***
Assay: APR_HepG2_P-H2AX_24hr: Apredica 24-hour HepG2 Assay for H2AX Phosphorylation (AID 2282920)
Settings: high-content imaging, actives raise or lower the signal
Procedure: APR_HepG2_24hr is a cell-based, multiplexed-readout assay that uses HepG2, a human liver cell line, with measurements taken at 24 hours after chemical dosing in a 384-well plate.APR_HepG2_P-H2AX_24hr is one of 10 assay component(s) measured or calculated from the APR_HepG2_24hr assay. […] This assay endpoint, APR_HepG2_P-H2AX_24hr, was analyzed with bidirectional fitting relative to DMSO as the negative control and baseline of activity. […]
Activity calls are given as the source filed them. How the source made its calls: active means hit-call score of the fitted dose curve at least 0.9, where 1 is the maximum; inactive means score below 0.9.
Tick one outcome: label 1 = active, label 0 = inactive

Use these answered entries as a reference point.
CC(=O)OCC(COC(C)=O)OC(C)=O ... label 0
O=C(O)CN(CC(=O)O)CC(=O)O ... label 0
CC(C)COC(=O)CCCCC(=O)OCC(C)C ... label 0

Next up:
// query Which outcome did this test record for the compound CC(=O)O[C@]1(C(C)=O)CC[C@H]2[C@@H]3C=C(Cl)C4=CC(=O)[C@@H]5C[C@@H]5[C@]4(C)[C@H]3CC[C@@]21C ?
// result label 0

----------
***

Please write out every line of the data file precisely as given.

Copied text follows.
Assay: APR_HepG2_P-H2AX_24hr: Apredica 24-hour HepG2 Assay for H2AX Phosphorylation (AID 2282920)
Settings: high-content imaging, actives raise or lower the signal
Procedure: APR_HepG2_24hr is a cell-based, multiplexed-readout assay that uses HepG2, a human liver cell line, with measurements taken at 24 hours after chemical dosing in a 384-well plate.APR_HepG2_P-H2AX_24hr is one of 10 assay component(s) measured or calculated from the APR_HepG2_24hr assay. […] This assay endpoint, APR_HepG2_P-H2AX_24hr, was analyzed with bidirectional fitting relative to DMSO as the negative control and baseline of activity. […]
Activity calls are given as the source filed them. How the source made its calls: active means hit-call score of the fitted dose curve at least 0.9, where 1 is the maximum; inactive means score below 0.9.
Tick one outcome: label 1 = active, label 0 = inactive

Use these answered entries as a reference point.
CC(=O)OCC(COC(C)=O)OC(C)=O ... label 0
O=C(O)CN(CC(=O)O)CC(=O)O ... label 0
CC(C)COC(=O)CCCCC(=O)OCC(C)C ... label 0

Next up:
// query Which outcome did this test record for the compound CC(=O)O[C@]1(C(C)=O)CC[C@H]2[C@@H]3C=C(Cl)C4=CC(=O)[C@@H]5C[C@@H]5[C@]4(C)[C@H]3CC[C@@]21C ?
// result label 0

----------